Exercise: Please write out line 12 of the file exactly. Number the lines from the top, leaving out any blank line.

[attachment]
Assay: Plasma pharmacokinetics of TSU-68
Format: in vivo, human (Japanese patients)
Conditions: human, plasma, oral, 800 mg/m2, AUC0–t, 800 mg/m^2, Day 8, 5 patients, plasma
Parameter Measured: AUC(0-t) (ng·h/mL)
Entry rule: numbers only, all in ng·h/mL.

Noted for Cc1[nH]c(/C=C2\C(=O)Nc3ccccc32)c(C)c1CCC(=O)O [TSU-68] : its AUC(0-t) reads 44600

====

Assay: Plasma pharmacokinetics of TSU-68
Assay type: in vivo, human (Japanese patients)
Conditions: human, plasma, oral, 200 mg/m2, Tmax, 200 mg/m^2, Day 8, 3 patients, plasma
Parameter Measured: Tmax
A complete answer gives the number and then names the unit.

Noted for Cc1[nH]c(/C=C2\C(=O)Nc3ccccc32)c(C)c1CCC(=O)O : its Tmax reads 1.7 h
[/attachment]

A complete answer gives the number and then names the unit.